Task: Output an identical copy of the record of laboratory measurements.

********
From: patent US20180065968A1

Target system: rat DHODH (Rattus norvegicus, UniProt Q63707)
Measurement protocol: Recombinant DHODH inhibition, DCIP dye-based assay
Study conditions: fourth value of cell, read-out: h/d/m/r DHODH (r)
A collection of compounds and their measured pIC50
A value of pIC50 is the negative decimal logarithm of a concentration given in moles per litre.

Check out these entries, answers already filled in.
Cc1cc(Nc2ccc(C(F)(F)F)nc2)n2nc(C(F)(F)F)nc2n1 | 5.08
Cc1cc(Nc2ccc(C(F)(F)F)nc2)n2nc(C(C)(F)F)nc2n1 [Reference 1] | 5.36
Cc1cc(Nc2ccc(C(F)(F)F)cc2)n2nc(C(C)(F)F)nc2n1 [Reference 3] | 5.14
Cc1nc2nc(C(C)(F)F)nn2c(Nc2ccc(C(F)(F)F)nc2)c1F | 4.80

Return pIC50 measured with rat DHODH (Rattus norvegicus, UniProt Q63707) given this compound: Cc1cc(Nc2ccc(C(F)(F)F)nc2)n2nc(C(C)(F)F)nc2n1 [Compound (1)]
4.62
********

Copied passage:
From: patent US20180065968A1

Target system: rat DHODH (Rattus norvegicus, UniProt Q63707)
Measurement protocol: Recombinant DHODH inhibition, DCIP dye-based assay
Study conditions: fourth value of cell, read-out: h/d/m/r DHODH (r)
A collection of compounds and their measured pIC50
A value of pIC50 is the negative decimal logarithm of a concentration given in moles per litre.

Check out these entries, answers already filled in.
Cc1cc(Nc2ccc(C(F)(F)F)nc2)n2nc(C(F)(F)F)nc2n1 | 5.08
Cc1cc(Nc2ccc(C(F)(F)F)nc2)n2nc(C(C)(F)F)nc2n1 [Reference 1] | 5.36
Cc1cc(Nc2ccc(C(F)(F)F)cc2)n2nc(C(C)(F)F)nc2n1 [Reference 3] | 5.14
Cc1nc2nc(C(C)(F)F)nn2c(Nc2ccc(C(F)(F)F)nc2)c1F | 4.80

Return pIC50 measured with rat DHODH (Rattus norvegicus, UniProt Q63707) given this compound: Cc1cc(Nc2ccc(C(F)(F)F)nc2)n2nc(C(C)(F)F)nc2n1 [Compound (1)]
4.62